Friday, June 13, 2008

Case o' The Week: Ninth Checks Attempts to Limit Loss Amounts, Santos

Looking for cheap witticisms at the Ninth's expense, gleaned from last week's headlines? Ain't nothin' here. Y'all best be movin' on, compadre.

We instead focus on the interesting, though disappointing, decision on loss calculations from Judge Reinhardt (right).
United States v. Santos, __ F.3d __, 2008 WL 2312391 (9th Cir. June 6, 2008), decision available here.

Players: Hard-fought appeal by (then) ED Cal AFPD, (now) ND Cal AFPD Ned Smock.

Facts: Santos and a co-conspirator used checks stolen from the mail as templates to produce counterfeit checks. (WL star cites not yet available). The counterfeit checks were then cashed by others. Santos pleaded guilty to various charges.

The PSR hit him with almost $300k in loss, adding both the value of the stolen checks and the value of the counterfeit checks. The district court rejected Santos’s complaint that only the value of the counterfeit checks should count and sentenced the defendant to seventy-seven months.

Issue(s): “Whether a district court may use the face value of stolen checks in estimating the intended loss of a counterfeit scheme is a matter of first impression in this circuit.” . . . “Santos argues that the district court erred in using the total face value of the stolen checks, rather than the counterfeit checks, to determine intended loss for the purposes of a sentencing enhancement under § 2B1.1(b)(1) of the United States Sentencing Guidelines (“U.S.S.G.”).”

Held: “We agree with the approach of the Third and Eleventh Circuits. Absent evidence to the contrary, the district court may reasonably infer that the participants in a counterfeiting scheme intend to take as much as they know they can. Thus, where the scheme involves using stolen checks as templates for counterfeiting, the face value of the stolen checks is ‘probative’ of the defendants’ intended loss, as it is the amount that the participants know is in the accounts from which they are drawing.” . . . .“Adopting the approach of the Eleventh Circuit in United States v. Grant, 431 F.3d 760 (11th Cir.2005), we hold that, in cases such as this, a district court may reasonably infer, absent a showing to the contrary, that the defendant intended to cause loss up to the full face value of the stolen checks. Because the district court did not clearly err in finding that Santos intended to cash counterfeit checks up to the face amount of the stolen checks, we affirm its application of a 12-level enhancement under § 2B1.1(b)(1)(G).”

Of Note: This is a new rule for the Ninth, imported from the Eleventh. Here’s the Grant rule on calculating loss, quoted favorably in Santos:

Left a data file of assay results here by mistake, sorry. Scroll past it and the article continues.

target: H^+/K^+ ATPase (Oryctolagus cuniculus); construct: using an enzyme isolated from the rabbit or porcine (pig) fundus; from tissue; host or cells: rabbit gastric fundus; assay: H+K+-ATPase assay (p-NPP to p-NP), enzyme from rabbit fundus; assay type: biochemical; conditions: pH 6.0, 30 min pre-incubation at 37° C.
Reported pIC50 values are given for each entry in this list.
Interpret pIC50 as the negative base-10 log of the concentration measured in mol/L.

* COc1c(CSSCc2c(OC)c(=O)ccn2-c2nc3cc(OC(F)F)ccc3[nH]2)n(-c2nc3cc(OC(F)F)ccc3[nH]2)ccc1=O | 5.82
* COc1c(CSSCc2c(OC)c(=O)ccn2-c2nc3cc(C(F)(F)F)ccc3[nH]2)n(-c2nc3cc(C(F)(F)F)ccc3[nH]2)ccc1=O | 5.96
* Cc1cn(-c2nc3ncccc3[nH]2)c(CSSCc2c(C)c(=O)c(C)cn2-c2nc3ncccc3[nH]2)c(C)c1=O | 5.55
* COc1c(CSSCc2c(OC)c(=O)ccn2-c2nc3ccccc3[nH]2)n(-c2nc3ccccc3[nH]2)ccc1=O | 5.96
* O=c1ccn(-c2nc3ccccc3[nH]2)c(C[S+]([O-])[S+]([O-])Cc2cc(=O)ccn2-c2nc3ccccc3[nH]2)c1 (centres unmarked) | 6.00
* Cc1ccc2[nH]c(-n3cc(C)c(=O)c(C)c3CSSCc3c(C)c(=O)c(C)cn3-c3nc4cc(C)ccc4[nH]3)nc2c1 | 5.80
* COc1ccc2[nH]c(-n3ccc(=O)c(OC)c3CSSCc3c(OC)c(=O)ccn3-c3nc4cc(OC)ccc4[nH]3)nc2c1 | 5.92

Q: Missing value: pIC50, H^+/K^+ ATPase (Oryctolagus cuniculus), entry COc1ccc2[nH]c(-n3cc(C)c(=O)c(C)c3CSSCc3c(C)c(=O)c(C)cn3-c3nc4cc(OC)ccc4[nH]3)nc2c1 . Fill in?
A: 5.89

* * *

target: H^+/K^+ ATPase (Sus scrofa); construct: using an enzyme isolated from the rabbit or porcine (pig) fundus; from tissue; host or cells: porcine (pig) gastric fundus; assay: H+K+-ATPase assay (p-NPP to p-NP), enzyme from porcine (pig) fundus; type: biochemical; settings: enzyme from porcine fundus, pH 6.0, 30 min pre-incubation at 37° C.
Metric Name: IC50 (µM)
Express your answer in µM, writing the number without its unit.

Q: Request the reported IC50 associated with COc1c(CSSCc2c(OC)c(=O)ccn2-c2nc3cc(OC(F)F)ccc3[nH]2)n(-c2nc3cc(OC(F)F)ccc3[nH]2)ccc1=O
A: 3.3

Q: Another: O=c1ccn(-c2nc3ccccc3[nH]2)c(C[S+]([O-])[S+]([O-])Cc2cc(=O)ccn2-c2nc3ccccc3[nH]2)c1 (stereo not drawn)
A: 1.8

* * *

“[W]e hold when an individual possesses a stolen check, or a photocopy of a stolen check, for the purpose of counterfeiting, the district court does not clearly err when it uses the full face value of that stolen check in making a reasonable calculation of the intended loss. Although a district court cannot equate the full face value of stolen checks with intended loss as a matter of law in every case, it can still find a defendant intended to utilize the full face value of stolen checks. Where the Government presents evidence indicating the defendant intended to utilize the full face value of the checks, and the defendant fails to present countervailing evidence, a district court is especially justified in including the checks’ full face value in its intended loss calculation.”

How to Use: Santos isn’t a blank check on loss calculation (pardon the pun). Judge Reinhardt cautions that a “court may not mechanically assume that the face value of the stolen checks is the intended loss . . . . Rather, it must consider the evidence, if any, presented by the defendant tending to show that he did not intend to produce counterfeit checks up to the full face value of the stolen checks.”

Read footnote seven of Santos carefully – Judge Reinhardt gives us a number of other examples of how a defendant may not have intended to steal through counterfeiting the entire amount of stolen checks.

For Further Reading: Seems like the dust had settled on loss-calculation law, but new fraud schemes drive new rules. The Ninth recently gave us the great loss-calculation decision of United States v. Crandall, 525 F.3d 907(9th Cir. 2008), discussing loss in the real estate context.

For the party line on loss calculations (but useful nonetheless), see the Commission’s training outline here.

Steven Kalar, Senior Litigator, N.D. Cal. FPD. Website at


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Blogger Greg May said...

One of the cleverest blog post introductions I've ever run across!

Wednesday, June 18, 2008 2:38:00 AM  

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